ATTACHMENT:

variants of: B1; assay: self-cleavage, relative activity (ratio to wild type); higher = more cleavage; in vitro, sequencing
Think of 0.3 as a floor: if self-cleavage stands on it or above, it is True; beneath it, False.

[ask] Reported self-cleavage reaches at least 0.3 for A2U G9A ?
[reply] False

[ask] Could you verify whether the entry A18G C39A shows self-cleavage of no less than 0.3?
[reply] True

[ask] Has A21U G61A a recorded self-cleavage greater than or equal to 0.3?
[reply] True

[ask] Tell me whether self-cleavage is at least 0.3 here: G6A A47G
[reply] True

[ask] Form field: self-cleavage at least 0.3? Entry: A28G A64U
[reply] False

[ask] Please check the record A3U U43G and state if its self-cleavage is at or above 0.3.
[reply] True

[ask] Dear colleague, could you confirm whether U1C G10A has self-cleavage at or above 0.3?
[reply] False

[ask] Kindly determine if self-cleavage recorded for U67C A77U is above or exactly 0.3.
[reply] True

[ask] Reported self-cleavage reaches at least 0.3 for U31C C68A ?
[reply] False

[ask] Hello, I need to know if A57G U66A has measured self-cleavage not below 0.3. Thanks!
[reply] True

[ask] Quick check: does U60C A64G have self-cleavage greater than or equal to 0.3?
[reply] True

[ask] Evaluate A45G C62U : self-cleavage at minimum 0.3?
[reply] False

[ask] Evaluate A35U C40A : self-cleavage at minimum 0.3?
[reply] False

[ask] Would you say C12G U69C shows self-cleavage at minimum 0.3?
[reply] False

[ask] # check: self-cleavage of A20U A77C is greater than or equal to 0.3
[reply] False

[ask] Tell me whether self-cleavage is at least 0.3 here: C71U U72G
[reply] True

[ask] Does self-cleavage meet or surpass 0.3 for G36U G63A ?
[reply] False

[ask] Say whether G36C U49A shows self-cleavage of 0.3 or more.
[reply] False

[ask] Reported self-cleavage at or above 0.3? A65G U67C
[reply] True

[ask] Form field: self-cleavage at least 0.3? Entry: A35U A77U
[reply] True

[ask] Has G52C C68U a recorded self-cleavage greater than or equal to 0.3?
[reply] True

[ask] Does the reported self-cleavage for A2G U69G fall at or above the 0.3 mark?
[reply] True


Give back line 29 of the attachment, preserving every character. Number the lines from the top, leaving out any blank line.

[ask] Would you say C12G U69C shows self-cleavage at minimum 0.3?